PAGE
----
The survival of al-Shabab’s terror infrastructure has dealt a blow to what had appeared to be a signature achievement of the Obama administration: backing an African led effort to deny an al-Qaeda affiliated insurgency a strategic toehold in the heart of East Africa.
In August, 2011, a U.S.-backed African peacekeeping mission wrested control of the capital of Mogadishu, helping to deliver a rare respite of calm. It set the stage for the September 2012, election of a new, Western-backed President Hassan Sheikh Mohamud. Another key American ally, Kenya, last year joined forces with a Somali clan and seized control of al-Shabab’s principle stronghold, Kismayo.
But those gains are being threatened by rampant corruption within the U.S. backed government’s weak institutions, al-Shabab’s infiltration in the "highest levels" of the Somali government, and continued attacks against targets inside Somali, including a recent deadly strike on a U.N. humanitarian aid compound in Mogadishu.
Even worse, Kenyan forces in Kismayo have clashed with clans loyal to the U.S.-backed federal government while colluding with financial backers of al-Shabab in the lucrative and illicit charcoal trade, enabling the Islamist movement to refill its war chest. "The revenue that al-Shabaab currently derives from its Kismayo shareholding, its … exports and the taxation of ground transportation likely exceeds the estimated U.S. $25 million it generated in charcoal revenue when it controlled Kismayo," the report stated.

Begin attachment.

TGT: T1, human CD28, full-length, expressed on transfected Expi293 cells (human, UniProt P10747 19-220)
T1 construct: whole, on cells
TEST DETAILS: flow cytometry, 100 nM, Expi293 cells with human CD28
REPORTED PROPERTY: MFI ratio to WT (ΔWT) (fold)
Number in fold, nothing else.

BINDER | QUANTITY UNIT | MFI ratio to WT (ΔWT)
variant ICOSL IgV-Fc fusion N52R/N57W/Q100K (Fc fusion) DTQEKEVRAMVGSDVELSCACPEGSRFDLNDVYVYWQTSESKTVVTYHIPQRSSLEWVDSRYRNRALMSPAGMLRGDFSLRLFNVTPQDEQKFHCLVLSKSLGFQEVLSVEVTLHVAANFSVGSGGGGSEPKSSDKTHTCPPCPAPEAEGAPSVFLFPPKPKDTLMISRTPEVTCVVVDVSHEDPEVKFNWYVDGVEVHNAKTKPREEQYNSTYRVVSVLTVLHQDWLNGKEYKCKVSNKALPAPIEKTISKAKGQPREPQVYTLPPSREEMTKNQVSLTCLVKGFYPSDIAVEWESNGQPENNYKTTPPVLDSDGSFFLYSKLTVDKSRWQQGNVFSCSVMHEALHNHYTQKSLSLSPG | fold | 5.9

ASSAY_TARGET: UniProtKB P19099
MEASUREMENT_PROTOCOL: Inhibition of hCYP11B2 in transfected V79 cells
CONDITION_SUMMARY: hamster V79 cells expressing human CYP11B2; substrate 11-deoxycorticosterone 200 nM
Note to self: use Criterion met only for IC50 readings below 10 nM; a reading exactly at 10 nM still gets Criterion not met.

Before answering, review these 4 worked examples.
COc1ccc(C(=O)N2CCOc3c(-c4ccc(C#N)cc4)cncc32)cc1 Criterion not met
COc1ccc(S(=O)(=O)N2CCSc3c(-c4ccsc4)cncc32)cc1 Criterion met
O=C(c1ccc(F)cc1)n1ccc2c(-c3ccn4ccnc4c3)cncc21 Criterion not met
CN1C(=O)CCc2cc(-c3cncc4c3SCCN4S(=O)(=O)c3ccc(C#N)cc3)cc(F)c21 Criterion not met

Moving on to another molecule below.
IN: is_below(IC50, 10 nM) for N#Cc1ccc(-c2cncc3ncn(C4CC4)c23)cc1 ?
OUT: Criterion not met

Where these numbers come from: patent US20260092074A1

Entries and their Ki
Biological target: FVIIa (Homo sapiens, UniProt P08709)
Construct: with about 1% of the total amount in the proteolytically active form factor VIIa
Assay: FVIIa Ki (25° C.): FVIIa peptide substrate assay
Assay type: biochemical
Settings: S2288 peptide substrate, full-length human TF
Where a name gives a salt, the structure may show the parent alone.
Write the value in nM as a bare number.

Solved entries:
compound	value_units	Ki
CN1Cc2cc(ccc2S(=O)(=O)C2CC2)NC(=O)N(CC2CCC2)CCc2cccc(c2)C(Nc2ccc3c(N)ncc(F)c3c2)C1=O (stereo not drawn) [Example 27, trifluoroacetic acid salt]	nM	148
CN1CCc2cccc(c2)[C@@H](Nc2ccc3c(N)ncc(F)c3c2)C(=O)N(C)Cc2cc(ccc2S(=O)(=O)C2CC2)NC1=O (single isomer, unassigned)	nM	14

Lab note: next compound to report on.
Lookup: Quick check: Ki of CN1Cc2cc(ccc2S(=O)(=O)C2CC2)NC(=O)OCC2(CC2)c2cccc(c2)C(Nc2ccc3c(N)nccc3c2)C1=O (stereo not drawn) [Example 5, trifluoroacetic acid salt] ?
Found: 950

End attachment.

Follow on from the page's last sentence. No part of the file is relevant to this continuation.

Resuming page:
Over the long term, al-Shabab appears to pursuing a strategy that can best be described as biding its time. It has not carried out a major offensive against African peacekeepers in nearly two years.
Instead, it has stockpiled weapons and ammunition throughout Southern and central Somalia, launching hundreds of attacks against foreign African forces, civilians and U.N. humanitarian aid workers, and waiting for foreign forces to withdraw from the country. Earlier this year, Ethiopian forces, worn down by a campaign of guerrilla attacks, withdrew from the towns of El Bur, in the Galgadud region, and Hudur, in the Bakol region. Al-Shabab effortlessly seized control of the towns.
Ever since the 9/11 terror attacks, American military intelligence agencies have expanded their presence in East Africa, seeking initially to track al-Qaeda militants responsible for attacks against U.S. targets, but later investing in regional African efforts to confront Somali militants. While the Obama administration has strived to conceal those activities from public view in the United States, its presence in Somalia has sometimes been hard to ignore. Last year, the U.N. monitoring group complained that drone flights had clogged the skies over Somalia, posing a threat to air safety in the country. According to the report, unmanned aircraft slammed into a refugee camp, skirted a fuel dump and nearly crashed into a passenger plan over Mogadishu.